William J. Brennan Jr. ( 1906–1997 ) served as a justice of the US Supreme Court from 1956 to 1990. During his tenure he wrote some of the most important decisions expanding the civil rights and civil liberties of Americans through broad interpretation of both the US Constitution and federal laws. These decisions made him one of the most influential justices of the twentieth century.
Brennan was born in Newark, New Jersey, the son of Irish immigrant parents. His father was a brewery worker who became a popular labor leader and was elected a city commissioner of Newark, in which capacity he ran the police and fire departments during the 1920s. Brennan attended the Wharton School at the University of Pennsylvania and then Harvard Law School. Although his father had spent more than a decade in public service until his death in 1930, Brennan chose to practice at a private Newark law firm, where he was the first Catholic lawyer and where he represented companies in their labor relations with their employees. He soon demonstrated his skill with clients and his talent for negotiation and litigation.
He rose quickly in the firm before taking several years out during World War II to serve in the US Army, where he worked on wartime manpower and industrial relations issues. Brennan returned to the firm as a partner, busier than ever with the labor issues created by industrial growth. The long hours took a toll on his health and his family life, and the advocacy for management wore him down as well.
After participating in reform of the New Jersey court system during a constitutional convention in 1947, Brennan was enticed, despite a significant pay cut, to become a trial judge in 1949, presiding in Hudson County Superior Court in Jersey City. After only eighteen months, he was promoted to the appellate division of the superior court, and in 1952 he was elevated again to the New Jersey Supreme Court. Throughout this period, he had earned a reputation for hard work, integrity, intelligence, and clear writing and thinking. He was also very gregarious, making a point to get along and work well with everyone he met ( see Stern and Wermiel 2010, 52 ). These qualities would become essential tools of his career in public service.
On the New Jersey Supreme Court, Brennan mostly handled cases involving state law or arising under the state constitution. The legendary liberalism with which he later approached the US Constitution was not much in evidence, with the exception of a handful of opinions. He soon became a trusted lieutenant of the influential Chief Justice Arthur Vanderbilt ( 1888–1957 ). Brennan traveled the state advocating for court reforms that would speed up and make more efficient the handling of cases, prime goals of Vanderbilt's tenure. His reputation expanded outside of New Jersey and brought him to the attention of the federal Justice Department under President Dwight Eisenhower ( 1890–1969 ).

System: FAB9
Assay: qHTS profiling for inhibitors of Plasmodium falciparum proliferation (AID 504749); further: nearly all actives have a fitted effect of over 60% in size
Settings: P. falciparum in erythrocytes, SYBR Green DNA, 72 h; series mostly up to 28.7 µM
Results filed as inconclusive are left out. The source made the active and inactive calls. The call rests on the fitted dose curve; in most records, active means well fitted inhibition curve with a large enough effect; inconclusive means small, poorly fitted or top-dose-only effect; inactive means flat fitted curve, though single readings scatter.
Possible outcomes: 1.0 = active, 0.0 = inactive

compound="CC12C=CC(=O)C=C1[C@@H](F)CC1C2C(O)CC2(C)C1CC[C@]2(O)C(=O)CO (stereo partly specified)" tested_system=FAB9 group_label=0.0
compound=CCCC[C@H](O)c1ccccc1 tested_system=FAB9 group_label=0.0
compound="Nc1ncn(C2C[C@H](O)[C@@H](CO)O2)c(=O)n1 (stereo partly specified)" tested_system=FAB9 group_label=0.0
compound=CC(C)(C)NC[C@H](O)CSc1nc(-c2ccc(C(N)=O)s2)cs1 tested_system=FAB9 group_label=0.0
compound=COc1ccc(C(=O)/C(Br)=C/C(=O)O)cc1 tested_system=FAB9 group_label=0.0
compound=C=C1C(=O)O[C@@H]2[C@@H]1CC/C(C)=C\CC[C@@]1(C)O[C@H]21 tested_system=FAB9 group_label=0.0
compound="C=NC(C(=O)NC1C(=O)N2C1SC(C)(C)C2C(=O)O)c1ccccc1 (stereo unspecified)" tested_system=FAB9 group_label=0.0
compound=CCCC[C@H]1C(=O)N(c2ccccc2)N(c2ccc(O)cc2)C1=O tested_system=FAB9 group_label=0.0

Brennan also was known for taking on Senator Joseph McCarthy ( 1908–1957 ) of Wisconsin. In several speeches in 1954 and 1955, Brennan did not mention the Communist-hunting senator by name but criticized investigative tactics that he said were “reminiscent of the Salem witch hunts.” Later, during Brennan's confirmation hearing for the US Supreme Court, McCarthy appeared at the Senate Judiciary Committee and questioned Brennan, but Brennan avoided confrontation and was subsequently confirmed.
When Justice Sherman Minton ( 1890–1965 ) retired, Eisenhower, a Republican, picked Brennan, a Democrat, to replace him, hoping to shore up support among Democratic and independent voters for Eisenhower's ultimately successful reelection bid in 1956. The nomination was more about electoral politics and less about the direction of the Supreme Court. Brennan took his seat in October 1956 during a Senate recess and was not confirmed by the Senate until March 1957, approved by a voice vote.
As a justice Brennan made his mark on a wide array of legal issues, including privacy, freedom of speech, religious freedom, school desegregation, race and gender discrimination, affirmative action, the death penalty, government account-ability, and freedom of the press. In addition to influencing so many substantive areas of the law, he became the leading philosophical proponent of two important views about the Constitution. First, he believed that the Constitution must be adapted to contemporary societal needs and challenges and not read according to notions of what the Framers originally intended. This put him at odds with conservative proponents of “original intent” such as former Attorney General Edwin Meese and Justice Antonin Scalia, with whom he served for four Court terms. The second important contribution was Brennan's view of the essential purpose of the Constitution, which he described as “a sublime oration on the dignity of man” ( Brennan 1986, 438 ). Many of his decisions gave voice to that vision of the values advanced by the Constitution.
Brennan wrote decisions of major importance protecting freedom of speech. In New York Times v. Sullivan, 376 U.S. 254 ( 1964 ), he broadened substantially the First Amendment protection afforded to criticism of government, making it much harder for public officials to sue for damages under state libel laws, even when erroneous information is reported about them. Near the end of his tenure, Brennan wrote in Texas v. Johnson, 491 U.S. 397 ( 1989 ), that burning the American flag as a form of protest is a form of protected free speech. The theme throughout his tenure was that speech cannot be banned or prosecuted simply because it is unpopular or offensive.